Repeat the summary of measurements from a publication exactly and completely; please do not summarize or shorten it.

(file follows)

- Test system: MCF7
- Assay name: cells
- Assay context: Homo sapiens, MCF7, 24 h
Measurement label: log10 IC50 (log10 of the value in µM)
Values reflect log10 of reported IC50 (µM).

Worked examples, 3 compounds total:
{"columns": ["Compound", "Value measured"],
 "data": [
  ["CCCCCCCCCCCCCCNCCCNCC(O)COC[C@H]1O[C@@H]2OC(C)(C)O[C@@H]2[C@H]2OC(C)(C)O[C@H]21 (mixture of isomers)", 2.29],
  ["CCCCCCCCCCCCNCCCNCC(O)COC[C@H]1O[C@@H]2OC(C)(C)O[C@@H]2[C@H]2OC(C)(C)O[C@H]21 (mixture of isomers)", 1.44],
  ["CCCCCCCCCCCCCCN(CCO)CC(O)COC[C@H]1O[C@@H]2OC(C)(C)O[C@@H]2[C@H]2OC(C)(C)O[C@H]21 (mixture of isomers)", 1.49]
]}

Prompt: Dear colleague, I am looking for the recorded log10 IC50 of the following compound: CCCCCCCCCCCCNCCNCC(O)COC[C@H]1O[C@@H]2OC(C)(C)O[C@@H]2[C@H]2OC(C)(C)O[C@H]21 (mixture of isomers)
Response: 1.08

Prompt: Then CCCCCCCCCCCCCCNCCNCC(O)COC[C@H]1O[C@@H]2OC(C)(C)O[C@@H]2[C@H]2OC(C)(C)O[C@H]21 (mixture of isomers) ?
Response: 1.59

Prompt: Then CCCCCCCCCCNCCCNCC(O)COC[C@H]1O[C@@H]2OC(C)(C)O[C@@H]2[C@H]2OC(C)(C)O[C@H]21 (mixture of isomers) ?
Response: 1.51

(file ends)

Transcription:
- Test system: MCF7
- Assay name: cells
- Assay context: Homo sapiens, MCF7, 24 h
Measurement label: log10 IC50 (log10 of the value in µM)
Values reflect log10 of reported IC50 (µM).

Worked examples, 3 compounds total:
{"columns": ["Compound", "Value measured"],
 "data": [
  ["CCCCCCCCCCCCCCNCCCNCC(O)COC[C@H]1O[C@@H]2OC(C)(C)O[C@@H]2[C@H]2OC(C)(C)O[C@H]21 (mixture of isomers)", 2.29],
  ["CCCCCCCCCCCCNCCCNCC(O)COC[C@H]1O[C@@H]2OC(C)(C)O[C@@H]2[C@H]2OC(C)(C)O[C@H]21 (mixture of isomers)", 1.44],
  ["CCCCCCCCCCCCCCN(CCO)CC(O)COC[C@H]1O[C@@H]2OC(C)(C)O[C@@H]2[C@H]2OC(C)(C)O[C@H]21 (mixture of isomers)", 1.49]
]}

Prompt: Dear colleague, I am looking for the recorded log10 IC50 of the following compound: CCCCCCCCCCCCNCCNCC(O)COC[C@H]1O[C@@H]2OC(C)(C)O[C@@H]2[C@H]2OC(C)(C)O[C@H]21 (mixture of isomers)
Response: 1.08

Prompt: Then CCCCCCCCCCCCCCNCCNCC(O)COC[C@H]1O[C@@H]2OC(C)(C)O[C@@H]2[C@H]2OC(C)(C)O[C@H]21 (mixture of isomers) ?
Response: 1.59

Prompt: Then CCCCCCCCCCNCCCNCC(O)COC[C@H]1O[C@@H]2OC(C)(C)O[C@@H]2[C@H]2OC(C)(C)O[C@H]21 (mixture of isomers) ?
Response: 1.51